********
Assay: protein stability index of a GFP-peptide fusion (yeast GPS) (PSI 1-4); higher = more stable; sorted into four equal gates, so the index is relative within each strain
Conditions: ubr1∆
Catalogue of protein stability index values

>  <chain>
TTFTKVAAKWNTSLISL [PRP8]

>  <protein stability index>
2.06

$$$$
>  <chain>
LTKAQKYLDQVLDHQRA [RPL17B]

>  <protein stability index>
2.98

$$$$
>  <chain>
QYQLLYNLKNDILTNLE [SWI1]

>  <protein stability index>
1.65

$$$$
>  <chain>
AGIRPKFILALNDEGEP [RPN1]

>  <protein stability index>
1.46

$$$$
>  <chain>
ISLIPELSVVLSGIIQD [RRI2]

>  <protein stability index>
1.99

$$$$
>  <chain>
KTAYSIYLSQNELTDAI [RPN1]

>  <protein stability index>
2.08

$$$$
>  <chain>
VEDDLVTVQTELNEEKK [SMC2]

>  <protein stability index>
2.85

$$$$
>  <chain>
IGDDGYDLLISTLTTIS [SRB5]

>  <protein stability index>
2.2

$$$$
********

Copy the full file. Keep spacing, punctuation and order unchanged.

Assay: protein stability index of a GFP-peptide fusion (yeast GPS) (PSI 1-4); higher = more stable; sorted into four equal gates, so the index is relative within each strain
Conditions: ubr1∆
Catalogue of protein stability index values

>  <chain>
TTFTKVAAKWNTSLISL [PRP8]

>  <protein stability index>
2.06

$$$$
>  <chain>
LTKAQKYLDQVLDHQRA [RPL17B]

>  <protein stability index>
2.98

$$$$
>  <chain>
QYQLLYNLKNDILTNLE [SWI1]

>  <protein stability index>
1.65

$$$$
>  <chain>
AGIRPKFILALNDEGEP [RPN1]

>  <protein stability index>
1.46

$$$$
>  <chain>
ISLIPELSVVLSGIIQD [RRI2]

>  <protein stability index>
1.99

$$$$
>  <chain>
KTAYSIYLSQNELTDAI [RPN1]

>  <protein stability index>
2.08

$$$$
>  <chain>
VEDDLVTVQTELNEEKK [SMC2]

>  <protein stability index>
2.85

$$$$
>  <chain>
IGDDGYDLLISTLTTIS [SRB5]

>  <protein stability index>
2.2

$$$$